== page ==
Passivity Undermines Respect

Passivity undermines a crucial element of any healthy relationship: respect. In his book Love Must Be Tough, Dr. James Dobson warns that nothing destroys a romantic relationship quicker than passivity and appeasement. On the other hand,

Successful marriages usually rest on a foundation of accountability between husbands and wives. They reinforce responsible behavior in one another by a divinely inspired system of checks and balances. In its absence, one party may gravitate toward abuse, insult, accusation, and ridicule of the other, while his or her victim placidly wipes away the tears and mutters with a smile, ‘Thanks, I needed that!'”1

Love

Love That Is Tough

Unlike passivity, a proactive response to unrepentant sin reflects the character of God. He is relentlessly loving yet utterly uncompromising when it comes to behavior that undermines our relationship. Similarly, our loving response to sin must come from a place of strength, and sometimes, love must take strong, decisive, even aggressive action.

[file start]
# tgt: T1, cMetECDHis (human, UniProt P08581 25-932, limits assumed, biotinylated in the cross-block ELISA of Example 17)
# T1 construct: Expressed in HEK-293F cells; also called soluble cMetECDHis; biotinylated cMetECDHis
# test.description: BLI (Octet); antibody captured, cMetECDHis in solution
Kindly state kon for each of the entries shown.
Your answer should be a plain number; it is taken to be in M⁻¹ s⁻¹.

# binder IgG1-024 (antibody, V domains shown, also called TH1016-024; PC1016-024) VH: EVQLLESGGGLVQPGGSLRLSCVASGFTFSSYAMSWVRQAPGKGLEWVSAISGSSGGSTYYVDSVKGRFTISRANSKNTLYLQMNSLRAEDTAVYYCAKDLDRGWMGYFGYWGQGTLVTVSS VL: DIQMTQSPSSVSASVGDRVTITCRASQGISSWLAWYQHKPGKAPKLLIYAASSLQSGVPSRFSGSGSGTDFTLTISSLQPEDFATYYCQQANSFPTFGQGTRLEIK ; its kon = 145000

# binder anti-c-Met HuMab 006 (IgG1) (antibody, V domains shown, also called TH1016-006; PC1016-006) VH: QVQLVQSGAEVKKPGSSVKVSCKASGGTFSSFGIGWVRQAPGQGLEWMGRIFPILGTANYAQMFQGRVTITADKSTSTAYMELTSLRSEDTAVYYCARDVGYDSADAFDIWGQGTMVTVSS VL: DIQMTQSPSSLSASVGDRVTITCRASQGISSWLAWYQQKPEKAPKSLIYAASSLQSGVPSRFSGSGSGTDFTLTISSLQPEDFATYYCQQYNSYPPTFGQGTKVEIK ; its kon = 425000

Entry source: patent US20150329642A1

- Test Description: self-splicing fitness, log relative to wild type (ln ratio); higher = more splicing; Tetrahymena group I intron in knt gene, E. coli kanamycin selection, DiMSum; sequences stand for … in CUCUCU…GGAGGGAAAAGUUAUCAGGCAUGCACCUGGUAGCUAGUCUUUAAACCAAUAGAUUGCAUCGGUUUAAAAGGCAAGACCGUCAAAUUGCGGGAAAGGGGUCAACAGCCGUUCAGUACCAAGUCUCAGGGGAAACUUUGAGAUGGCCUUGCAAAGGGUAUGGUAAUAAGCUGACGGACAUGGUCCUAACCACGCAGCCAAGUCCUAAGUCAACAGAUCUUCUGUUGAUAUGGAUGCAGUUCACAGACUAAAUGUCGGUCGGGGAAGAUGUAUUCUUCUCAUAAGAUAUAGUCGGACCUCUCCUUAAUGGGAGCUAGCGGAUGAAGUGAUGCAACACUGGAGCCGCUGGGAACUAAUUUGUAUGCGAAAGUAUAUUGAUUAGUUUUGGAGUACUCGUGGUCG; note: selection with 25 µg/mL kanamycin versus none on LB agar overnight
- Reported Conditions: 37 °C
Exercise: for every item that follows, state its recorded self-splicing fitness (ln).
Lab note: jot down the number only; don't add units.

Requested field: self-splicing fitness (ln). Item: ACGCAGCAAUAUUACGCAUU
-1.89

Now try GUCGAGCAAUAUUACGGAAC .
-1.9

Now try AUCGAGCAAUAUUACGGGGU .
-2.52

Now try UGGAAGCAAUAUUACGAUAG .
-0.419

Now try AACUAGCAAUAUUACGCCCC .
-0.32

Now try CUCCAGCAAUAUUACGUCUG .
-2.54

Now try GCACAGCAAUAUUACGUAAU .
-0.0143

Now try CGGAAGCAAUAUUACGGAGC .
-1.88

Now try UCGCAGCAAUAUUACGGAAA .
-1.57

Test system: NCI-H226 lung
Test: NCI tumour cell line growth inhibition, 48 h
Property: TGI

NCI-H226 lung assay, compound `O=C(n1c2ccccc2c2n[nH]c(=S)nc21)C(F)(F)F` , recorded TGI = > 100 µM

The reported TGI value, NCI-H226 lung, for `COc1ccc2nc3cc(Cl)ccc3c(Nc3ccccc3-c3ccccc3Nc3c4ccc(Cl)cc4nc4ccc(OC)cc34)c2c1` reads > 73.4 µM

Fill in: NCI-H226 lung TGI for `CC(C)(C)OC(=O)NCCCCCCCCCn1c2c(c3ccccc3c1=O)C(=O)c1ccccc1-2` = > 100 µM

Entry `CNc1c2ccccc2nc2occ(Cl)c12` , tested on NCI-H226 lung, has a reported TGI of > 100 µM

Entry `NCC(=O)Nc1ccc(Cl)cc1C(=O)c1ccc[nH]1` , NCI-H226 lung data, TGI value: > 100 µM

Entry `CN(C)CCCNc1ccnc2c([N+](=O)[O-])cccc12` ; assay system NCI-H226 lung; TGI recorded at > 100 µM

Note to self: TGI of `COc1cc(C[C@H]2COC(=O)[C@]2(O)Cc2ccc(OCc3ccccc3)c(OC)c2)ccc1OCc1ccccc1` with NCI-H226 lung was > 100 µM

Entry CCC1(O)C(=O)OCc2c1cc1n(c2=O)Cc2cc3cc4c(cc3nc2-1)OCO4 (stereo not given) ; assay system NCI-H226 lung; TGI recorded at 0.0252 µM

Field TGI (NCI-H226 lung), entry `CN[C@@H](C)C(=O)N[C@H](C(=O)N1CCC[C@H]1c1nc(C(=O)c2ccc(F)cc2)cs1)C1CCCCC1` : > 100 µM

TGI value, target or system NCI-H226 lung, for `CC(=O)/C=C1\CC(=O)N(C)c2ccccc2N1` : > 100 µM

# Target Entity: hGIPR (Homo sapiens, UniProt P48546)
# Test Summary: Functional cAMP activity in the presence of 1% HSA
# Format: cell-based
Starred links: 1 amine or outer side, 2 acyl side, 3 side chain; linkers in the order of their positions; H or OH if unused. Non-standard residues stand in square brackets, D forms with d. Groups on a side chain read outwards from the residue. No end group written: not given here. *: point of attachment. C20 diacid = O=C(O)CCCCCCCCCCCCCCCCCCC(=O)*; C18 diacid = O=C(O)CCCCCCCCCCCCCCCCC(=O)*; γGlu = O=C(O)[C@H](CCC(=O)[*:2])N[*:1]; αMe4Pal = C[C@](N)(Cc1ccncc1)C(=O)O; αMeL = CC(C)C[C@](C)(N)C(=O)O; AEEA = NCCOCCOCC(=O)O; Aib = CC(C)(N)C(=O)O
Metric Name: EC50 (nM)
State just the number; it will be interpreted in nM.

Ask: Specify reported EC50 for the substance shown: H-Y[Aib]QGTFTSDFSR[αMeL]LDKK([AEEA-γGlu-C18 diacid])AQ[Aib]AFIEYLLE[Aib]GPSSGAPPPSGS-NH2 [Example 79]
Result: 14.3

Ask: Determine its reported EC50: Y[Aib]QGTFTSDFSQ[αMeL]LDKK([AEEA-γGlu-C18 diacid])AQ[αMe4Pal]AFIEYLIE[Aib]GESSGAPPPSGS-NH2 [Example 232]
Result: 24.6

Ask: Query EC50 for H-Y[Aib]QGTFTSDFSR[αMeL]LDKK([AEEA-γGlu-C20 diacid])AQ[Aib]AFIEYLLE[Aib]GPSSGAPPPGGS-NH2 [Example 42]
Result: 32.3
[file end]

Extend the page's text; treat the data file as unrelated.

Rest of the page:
Tough love requires courage. Paul’s ode to love also declares that our selfless care for another “does not rejoice at wrongdoing, but rejoices with the truth” (1 Cor. 13:6). That means we may have to endure a period of time when our loved one doesn’t like us very much. But if we cling to the truth of God’s Word, and steadfastly reject destructive behavior, and with unwavering devotion call our wayward loved one to turn from wrongdoing, we offer our loved one a compelling reason to escape the trap of sin, and a chance to experience love as God intended it: love that “bears all things, believes all things, hopes all things, endures all things” (1 Cor. 13:7).

1 James Dobson, Love Must Be Tough: New Hope for Families in Crisis (Dallas: Word, 1996), 19.

Tough Love Must Stand Firm

The primary purpose for confronting a wayward spouse with his or her sin is to bring about genuine repentance (Matthew 18:15). Only then can a couple can begin the process of rebuilding trust and restoring intimacy. Unfortunately, the forgiving spouse may actually discourage repentance by becoming too eager for reconciliation. At the first sign of regret or remorse, he or she leaps to the rescue with forgiveness, only to suffer the pain of a repeat offense.